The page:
Hiding Panic Attacks in the Bathroom

At the thought of losing a job or missing a mortgage payment, Gabe is an anxious discombobulated mess, while Lisa is cool as a cucumber. In today’s Not Crazy podcast, Gabe and Lisa ponder: Why do people have such vastly different ways of reacting to the world? They also discuss — with the special flare that only a divorced couple has — the good old days when Gabe would have full-blown panic attacks and Lisa had to get them through it.

How did they handle these scary moments? Is it ever OK to feel anger toward the panicky person? And what if the panicky person accidentally causes harm — should they have to apologize? Tune in as Gabe and Lisa share their personal panic experiences.

(Transcript Available Below)

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About The Not Crazy podcast Hosts

Gabe Howard is an award-winning writer and speaker who lives with bipolar disorder. He is the author of the popular book, Mental Illness is an Asshole and other Observations, available from Amazon; signed copies are also available directly from Gabe Howard. To learn more, please visit his website, gabehoward.com.





Lisa is the producer of the Psych Central podcast, Not Crazy. She is the recipient of The National Alliance on Mental Illness’s “Above and Beyond” award, has worked extensively with the Ohio Peer Supporter Certification program, and is a workplace suicide prevention trainer. Lisa has battled depression her entire life and has worked alongside Gabe in mental health advocacy for over a decade. She lives in Columbus, Ohio, with her husband; enjoys international travel; and orders 12 pairs of shoes online, picks the best one, and sends the other 11 back.



Computer Generated Transcript for “Panic AttackEpisode

Editor’s NotePlease

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5 winning ways for kids to burn energy – Harvard Health Blog

Could your kids power the electrical grid, if you could only figure out how to tap that energy? Someday, all the hours spent cooped up at home will be a memory, not a daily reality. But if your children are bouncing off the walls with schools and day care still closed and summer coming, here are five active ideas to safely channel their energy. Pandemic or not, preschoolers benefit from active play throughout the day, and children ages 6 to 17 should rack up at least 60 minutes of activity daily, according to the Centers for Disease Control and Prevention. And since regular activity boosts health and lifts mood, everyone stands to benefit.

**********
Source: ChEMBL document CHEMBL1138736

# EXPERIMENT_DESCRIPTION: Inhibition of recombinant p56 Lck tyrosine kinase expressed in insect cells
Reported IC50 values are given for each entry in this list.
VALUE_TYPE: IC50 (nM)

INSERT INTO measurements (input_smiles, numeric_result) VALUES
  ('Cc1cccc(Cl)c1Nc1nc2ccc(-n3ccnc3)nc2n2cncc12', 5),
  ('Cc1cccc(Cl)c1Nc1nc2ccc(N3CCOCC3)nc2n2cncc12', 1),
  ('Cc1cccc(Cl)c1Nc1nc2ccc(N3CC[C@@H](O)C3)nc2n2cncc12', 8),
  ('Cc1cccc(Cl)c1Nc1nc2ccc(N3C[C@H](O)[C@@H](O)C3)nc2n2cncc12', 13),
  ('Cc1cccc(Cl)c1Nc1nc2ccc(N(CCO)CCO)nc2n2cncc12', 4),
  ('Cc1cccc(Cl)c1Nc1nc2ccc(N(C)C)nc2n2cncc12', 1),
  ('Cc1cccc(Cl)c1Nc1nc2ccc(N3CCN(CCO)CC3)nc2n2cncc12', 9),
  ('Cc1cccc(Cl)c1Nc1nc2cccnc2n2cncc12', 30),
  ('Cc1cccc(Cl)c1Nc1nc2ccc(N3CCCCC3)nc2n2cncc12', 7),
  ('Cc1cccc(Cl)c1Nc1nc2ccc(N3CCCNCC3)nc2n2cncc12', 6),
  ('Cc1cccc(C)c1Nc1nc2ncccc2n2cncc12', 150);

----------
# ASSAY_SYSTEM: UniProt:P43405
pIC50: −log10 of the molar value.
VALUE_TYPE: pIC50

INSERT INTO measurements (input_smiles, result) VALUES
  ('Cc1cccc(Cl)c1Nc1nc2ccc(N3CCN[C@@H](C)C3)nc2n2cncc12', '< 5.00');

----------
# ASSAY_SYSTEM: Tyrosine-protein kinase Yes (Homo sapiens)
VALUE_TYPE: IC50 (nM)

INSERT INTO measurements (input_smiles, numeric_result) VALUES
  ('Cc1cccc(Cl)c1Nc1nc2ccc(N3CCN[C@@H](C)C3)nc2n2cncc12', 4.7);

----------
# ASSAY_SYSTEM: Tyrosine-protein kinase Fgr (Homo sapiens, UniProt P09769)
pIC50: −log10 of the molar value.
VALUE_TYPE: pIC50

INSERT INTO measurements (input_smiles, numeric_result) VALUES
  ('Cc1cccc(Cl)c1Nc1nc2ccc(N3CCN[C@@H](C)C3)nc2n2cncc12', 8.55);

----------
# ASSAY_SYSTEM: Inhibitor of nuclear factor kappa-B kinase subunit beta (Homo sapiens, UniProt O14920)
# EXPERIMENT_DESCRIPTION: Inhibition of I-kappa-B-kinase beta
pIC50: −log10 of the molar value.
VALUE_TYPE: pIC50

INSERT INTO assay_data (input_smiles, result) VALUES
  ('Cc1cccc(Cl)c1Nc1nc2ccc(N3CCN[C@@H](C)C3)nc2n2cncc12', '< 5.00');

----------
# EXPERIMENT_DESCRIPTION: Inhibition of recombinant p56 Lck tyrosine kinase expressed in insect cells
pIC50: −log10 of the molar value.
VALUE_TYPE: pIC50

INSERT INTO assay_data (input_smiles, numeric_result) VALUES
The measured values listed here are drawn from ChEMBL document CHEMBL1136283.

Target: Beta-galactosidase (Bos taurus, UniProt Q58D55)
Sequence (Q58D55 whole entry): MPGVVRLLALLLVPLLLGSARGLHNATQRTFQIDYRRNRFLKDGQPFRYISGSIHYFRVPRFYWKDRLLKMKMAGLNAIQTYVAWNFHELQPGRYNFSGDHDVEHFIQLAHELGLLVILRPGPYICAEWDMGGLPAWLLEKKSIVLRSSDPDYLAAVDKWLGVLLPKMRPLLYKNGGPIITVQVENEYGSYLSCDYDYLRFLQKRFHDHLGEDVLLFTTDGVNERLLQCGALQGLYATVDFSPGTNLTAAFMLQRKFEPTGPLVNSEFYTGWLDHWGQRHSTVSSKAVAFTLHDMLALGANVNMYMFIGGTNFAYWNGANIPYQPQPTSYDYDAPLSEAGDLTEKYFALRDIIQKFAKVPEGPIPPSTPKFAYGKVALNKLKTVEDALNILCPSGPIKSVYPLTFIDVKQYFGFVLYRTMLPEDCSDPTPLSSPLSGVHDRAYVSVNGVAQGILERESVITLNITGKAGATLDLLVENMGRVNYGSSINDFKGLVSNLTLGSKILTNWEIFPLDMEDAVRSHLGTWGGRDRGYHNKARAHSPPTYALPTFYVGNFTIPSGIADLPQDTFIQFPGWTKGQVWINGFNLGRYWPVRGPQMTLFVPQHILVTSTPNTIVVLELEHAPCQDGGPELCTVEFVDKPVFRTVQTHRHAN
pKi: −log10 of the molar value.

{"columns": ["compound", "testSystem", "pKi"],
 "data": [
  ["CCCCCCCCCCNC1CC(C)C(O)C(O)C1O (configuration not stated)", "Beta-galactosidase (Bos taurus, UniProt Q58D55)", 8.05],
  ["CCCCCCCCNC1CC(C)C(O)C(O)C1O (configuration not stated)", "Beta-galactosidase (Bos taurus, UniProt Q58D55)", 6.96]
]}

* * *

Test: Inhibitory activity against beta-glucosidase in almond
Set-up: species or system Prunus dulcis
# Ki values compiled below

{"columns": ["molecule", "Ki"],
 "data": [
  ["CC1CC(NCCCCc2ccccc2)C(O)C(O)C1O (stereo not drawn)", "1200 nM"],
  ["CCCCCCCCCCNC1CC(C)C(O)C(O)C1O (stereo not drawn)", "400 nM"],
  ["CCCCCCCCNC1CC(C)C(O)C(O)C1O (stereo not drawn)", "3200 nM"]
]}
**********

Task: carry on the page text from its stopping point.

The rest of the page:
Pick a card

Annelieke Rietsema, an employee health coach and fitness specialist at Newton-Wellesley Hospital, suggests this simple strategy. Take a pack of playing cards and assign different exercises to each suit. For example, hearts could be jumping jacks or bear crawl; diamonds could be burpees or somersaults (if you have room); spades could be mountain climbers or cat-cow; clubs could be knee pushups or squats. Now shuffle or mix up the cards (face down), then start going through the deck. Kids do the number of each exercise on cards numbered 2 to 9. They do 10 of an exercise if a card is an ace, jack, queen, or king. So, a jack of hearts in the spades suit could equal 10 mountain climbers. For an exercise without discrete repetitive movements, like the bear crawl, try assigning a number of seconds based on the card selected (a five of hearts equals five seconds of bear crawl).

Children can do the shuffling and assign exercise choices, even picking simpler or harder exercises depending on age or ability.

Top of the hour

Five-minute or 10-minute energy burns at

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